Stocks have made some impressive gains in recent days as some of the more extreme recessionary concerns have eased. Monday’s positive personal spending data for July was very helpful on that front.
But we are hardly out of the woods yet.
The near-term economic picture remains quite uncertain, with the next few days bringing out a host of very consequential data points. The market’s directional thrust will depend heavily on how the economic picture unfolds through the rest of this week. On the docket today, we have consumer confidence data and minutes of the Fed’s August 9 meeting, both will be material to the market.
The rest of this week will give us a good sense of the state of manufacturing and labor markets in August. We will get the Chicago PMI tomorrow and then the national manufacturing ISM on Thursday. Regional manufacturing surveys are indicating a significant pullback in the ISM reading, likely pushing this key manufacturing gauge into recessionary territory.
The labor market appears to have held up quite well in the face of the manufacturing weakness, at least judging by the trends in the weekly jobless claims data. The rest of this week brings a lot of fresh labor market data, with the ADP report on Wednesday, Jobless Claims on Thursday, and the non-farm payroll report on Friday. Labor market disappointment would prompt this market to give back its gains of the last few days.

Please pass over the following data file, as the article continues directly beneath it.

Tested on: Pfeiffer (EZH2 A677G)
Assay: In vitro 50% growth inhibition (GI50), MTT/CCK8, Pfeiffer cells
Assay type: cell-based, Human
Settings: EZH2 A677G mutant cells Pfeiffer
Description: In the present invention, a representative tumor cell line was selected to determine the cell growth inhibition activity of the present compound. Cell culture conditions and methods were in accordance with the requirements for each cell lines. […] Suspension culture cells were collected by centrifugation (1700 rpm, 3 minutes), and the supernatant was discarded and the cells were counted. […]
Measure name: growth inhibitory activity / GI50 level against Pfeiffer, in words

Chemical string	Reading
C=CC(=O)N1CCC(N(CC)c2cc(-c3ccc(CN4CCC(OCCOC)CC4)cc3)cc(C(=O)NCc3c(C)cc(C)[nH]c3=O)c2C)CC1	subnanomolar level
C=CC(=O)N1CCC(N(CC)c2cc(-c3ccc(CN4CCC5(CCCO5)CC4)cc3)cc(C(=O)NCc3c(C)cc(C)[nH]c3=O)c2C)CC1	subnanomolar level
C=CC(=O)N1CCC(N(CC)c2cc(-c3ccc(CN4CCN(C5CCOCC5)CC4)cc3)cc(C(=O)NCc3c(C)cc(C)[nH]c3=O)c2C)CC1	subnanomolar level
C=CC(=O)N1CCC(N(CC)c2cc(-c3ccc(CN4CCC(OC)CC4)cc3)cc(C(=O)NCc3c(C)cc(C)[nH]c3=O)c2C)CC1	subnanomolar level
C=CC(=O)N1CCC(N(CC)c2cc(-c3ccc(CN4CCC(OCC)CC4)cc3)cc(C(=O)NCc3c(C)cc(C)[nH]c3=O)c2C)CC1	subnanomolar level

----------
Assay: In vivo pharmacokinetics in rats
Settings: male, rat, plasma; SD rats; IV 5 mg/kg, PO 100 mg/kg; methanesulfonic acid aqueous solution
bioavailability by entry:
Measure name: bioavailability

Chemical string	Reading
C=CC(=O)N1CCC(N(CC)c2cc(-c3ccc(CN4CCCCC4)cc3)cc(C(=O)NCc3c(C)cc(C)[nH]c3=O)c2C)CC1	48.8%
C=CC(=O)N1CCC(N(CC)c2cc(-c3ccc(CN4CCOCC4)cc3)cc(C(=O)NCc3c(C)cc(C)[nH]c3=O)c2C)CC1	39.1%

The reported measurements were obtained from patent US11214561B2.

The most important report today will be the minutes of the August 9 FOMC meeting coming out this afternoon. These minutes will give us a better understanding of the discussion on two key issues that took place in that meeting. First, the Fed decided in that meeting to keep interest rates at the current near-zero level for two more years. It was this decision that prompted three dissenting votes by regional Fed presidents, likely on inflation grounds.
Second, the post-meeting statement had referred to a range of policy tools at the Fed’s disposal to promote economic growth in the context of price stability. There was some expectation in the market that Bernanke would discuss these ‘policy tools’ in his Jackson Hole speech last Friday, but we did not get that. We should know more after the release of the minutes of that meeting later this afternoon.
The market wants to handicap the Fed on the prospects for further quantitative easing. The Fed appeared to be laying the groundwork for more action down the road in that August 9 meeting. They stated that the outlook for economic growth had soured but inflation was subdued, and that the labor market was weak.
Inflation and jobs are part of the Fed’s dual mandate. We know that inflation has been running hot lately. It is very unlikely that the Fed will tip its hand on QE3 as long as inflation readings remain elevated. And this week brings a host of labor market data, with Friday’s non-farm payroll report for August as the most important.
A strong jobs report will improve sentiment on the economy’s growth outlook. But a significantly weaker-than-expected number will likely be read as pushing the Fed towards further easing.
In corporate news, we had better-than-expected results from Dollar General (DG), while Winn-Dixie Stores (WINN) came short of expectations.
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